Behind each of our Wanderful Purpose experiences is a hero that makes everything possible
It is their vision, passion and drive for a better world that makes each heartfelt experience something special. Below you can find a collection of all of our heros, complete with a link to the experiences that they pour their
The sustainably constructed yet upscale Amantica lodge is located on Amantani Island in the middle of Lake Titicaca at approximately 4,060 meters above sea level (13,330 feet). This impressive lodge has been built using ancestral construction techniques as well as local materials such as stone and reed. The lodge uses a photovoltaic system and solar power for electricity in order to ensure a minimal environmental impact. The lodge is managed by people of the community and offers regional dishes and handicrafts made by locals on the island. A percentage of the income generated from tourism is also used to carry out future projects on the island of Amantani. A visit to Amantica lodge will not only provide an authentic insight into the rural life of Titicaca islanders but will also allow you to support the local community and contribute to the island’s sustainable development.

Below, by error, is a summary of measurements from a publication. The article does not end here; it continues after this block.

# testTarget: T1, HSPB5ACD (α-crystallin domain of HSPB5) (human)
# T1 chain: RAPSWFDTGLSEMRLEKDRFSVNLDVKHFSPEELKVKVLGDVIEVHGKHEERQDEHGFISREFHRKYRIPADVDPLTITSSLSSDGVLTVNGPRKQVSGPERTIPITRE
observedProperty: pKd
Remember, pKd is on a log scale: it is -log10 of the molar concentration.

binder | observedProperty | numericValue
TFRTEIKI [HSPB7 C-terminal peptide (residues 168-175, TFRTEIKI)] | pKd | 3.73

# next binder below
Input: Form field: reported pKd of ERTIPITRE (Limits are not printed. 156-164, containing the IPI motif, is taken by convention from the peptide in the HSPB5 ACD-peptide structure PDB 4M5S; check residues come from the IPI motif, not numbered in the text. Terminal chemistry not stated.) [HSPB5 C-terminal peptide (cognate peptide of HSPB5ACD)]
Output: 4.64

For an up-close and personal experience with Titicaca’s communities, a visit to Luquina is a must. Located in the Chucuito Peninsula, Luquina rewards you with some of the lake's most breathtaking views. Locals in this lesser-known area are not visited by mass tourism yet and are keen to introduce travelers from all over the world to their daily activities and customs. They also offer some exciting adventure activities such as kayaking on the lake and biking around the peninsula. Visiting these island communities will give you the chance to gain a genuine insight into the rural life on the shores of Titicaca Lake.